Adinkra Symbols

Adinkra are visual symbols with historical and philosophical significance originally printed on cloth which royals wore to important ceremonies. Originating from the Gyaman people of Ghana and la Côte d’Ivoire, the symbols have assumed global importance and are now found in logos, clothes, furniture, sculpture, earthenware pots, and many others.
The symbols were often linked with a proverb, so they convey more meaning than a single word. Robert Sutherland Rattray compiled a list of 53 adinkra symbols in his book, "Religion and Art in Ashanti," in 1927.

Saturated with meaning, these symbols have come to symbolize the richness of Akan culture and serve as a shorthand for communicating deep truths in visual form. As an example, the fact that most universities in Ghana use at least one Adinkra symbol in their logo demonstrates the gravitas their use has come to symbolize.
Adinkra Symbols are available in our shop in golden and platinum color for $4 on your bracelets, earrings, or necklace. 
 If you would like your bracelet with any of these please choose ADINKRA CHARMS in the options and specify the type and color in the comment box before adding the product to the cart. Questions? Please contact me! Thanks!  
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Symbol of the power of LOVE. 
Love does not lose its way home. Those led by love always end up in the right place.
Symbol of importance of learning from the past. 
To go back and reclaim your past so you can move forward to understand how you came to be who you are today.
 Symbol of importance of learning from the past.
Sankofa Bird reminds us to continue to move forward as we remember our past, and at the same time we plant a seed for the future generations that come after us.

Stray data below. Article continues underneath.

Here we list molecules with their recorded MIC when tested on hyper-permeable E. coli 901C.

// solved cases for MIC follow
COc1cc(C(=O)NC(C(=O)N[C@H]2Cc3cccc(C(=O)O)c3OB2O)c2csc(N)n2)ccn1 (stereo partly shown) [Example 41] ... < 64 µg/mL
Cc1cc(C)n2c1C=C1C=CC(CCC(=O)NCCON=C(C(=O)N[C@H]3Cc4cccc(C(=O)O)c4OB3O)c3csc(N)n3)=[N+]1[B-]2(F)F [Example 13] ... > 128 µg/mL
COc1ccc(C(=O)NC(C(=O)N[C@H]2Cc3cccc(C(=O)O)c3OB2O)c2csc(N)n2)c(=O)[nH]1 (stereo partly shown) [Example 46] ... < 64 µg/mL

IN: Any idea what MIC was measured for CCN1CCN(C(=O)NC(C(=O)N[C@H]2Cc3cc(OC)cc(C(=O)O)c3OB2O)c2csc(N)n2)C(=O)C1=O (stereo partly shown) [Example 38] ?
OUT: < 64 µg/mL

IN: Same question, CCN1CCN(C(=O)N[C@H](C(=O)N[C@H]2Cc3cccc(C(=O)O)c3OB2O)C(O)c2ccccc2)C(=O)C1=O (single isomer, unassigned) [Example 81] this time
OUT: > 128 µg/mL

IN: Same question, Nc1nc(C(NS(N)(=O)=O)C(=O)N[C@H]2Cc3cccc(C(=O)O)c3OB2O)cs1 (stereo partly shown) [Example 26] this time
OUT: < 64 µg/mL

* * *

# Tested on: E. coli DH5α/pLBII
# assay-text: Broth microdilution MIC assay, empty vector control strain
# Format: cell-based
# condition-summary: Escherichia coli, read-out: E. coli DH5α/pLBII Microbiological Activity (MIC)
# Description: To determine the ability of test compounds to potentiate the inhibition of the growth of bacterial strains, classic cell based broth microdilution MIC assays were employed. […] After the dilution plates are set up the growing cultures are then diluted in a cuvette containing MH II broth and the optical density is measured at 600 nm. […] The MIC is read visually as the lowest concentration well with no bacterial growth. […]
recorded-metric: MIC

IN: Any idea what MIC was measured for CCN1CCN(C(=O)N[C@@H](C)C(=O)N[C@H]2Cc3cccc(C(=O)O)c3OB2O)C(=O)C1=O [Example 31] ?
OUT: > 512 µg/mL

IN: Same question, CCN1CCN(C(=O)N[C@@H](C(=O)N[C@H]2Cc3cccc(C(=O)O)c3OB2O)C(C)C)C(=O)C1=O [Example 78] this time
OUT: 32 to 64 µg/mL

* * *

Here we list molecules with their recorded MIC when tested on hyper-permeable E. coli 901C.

"tree of God" – altar
Symbol of God's presence and protection.

The Nyame Dua is a sacred spot where rituals are performed. Erected in front of the house or compound, it is crafted from a tree that has been cut where three or more branches come together. This stake holds an earthenware vessel filled with water and herbs or other symbolic materials for purification and blessing rituals.
"that which does not burn"
Symbol of imperishability and endurance

This symbol gets its meaning from traditional priests that were able to walk on fire without burning their feet, an inspiration to others to endure and overcome difficulties.
"Siamese crocodiles"
Symbol of democracy and unity
The Siamese crocodiles share one stomach, yet they fight over food. This popular symbol is a remind that infighting and tribalism is harmful to all who engage in it.
"except for God"
Symbol of the supremacy of God
This unique and beautiful symbol is ubiquitous in Ghana. It is by far the most popular for use in decoration, a reflection on the deeply religious character of the Ghanaian people
"wooden comb"
Symbol of beauty and cleanliness; symbols of desirable feminine qualities
The meaning of this symbol is characterized slightly differently in "The Adinkra Dictionary" and "The Values of Adinkra Symbols"; the former emphasizes more abstract qualities of feminine goodness, love and care, while the latter has a more literal interpretation, looking one's best and good hygiene. In any case, the Duafe was a prized possession of the Akan woman, used to comb and plait her hair.
"ram's horns"
Symbol of humility together with strength
The ram will fight fiercely against an adversary, but it also submits humbly to slaughter, emphasizing that even the strong need to be humble.
"the teeth and the tongue"
Symbol of friendship and interdependence

The teeth and the tongue play interdependent roles in the mouth. They may come into conflict, but they need to work together.
"hair style of an Asante war captain"
Symbol of bravery and valor

This symbols is said to be a special hair style of Kwatakye, a war captain of old Asante.
The symbol has come to represent bravery and fearlessness. It is also given as an earned title to any brave son of an Akan community."
“Twisting” It is a symbol representing the tortuous nature of life’s journey.

The design of Nkyinkyim depicts the tortuous nature of life’s journey. These twists and turns require one to be versatile and resilient to survive.

The proverb associated with this symbol is “Ɔbra kwan yɛ nkyinkyimii,” which literally means “Life’s journey is twisted.”


Mmere Dane translates as ‘time changes.’ It represents the temporariness of any particular state of affairs and the transient nature of luck or fortune.

The symbol reflects the transitory nature of all things, and implores that one be humble at all times.

Picture of real charm coming soon! 


“ADINKRA INDEX.” Adinkra Symbols of West Africa,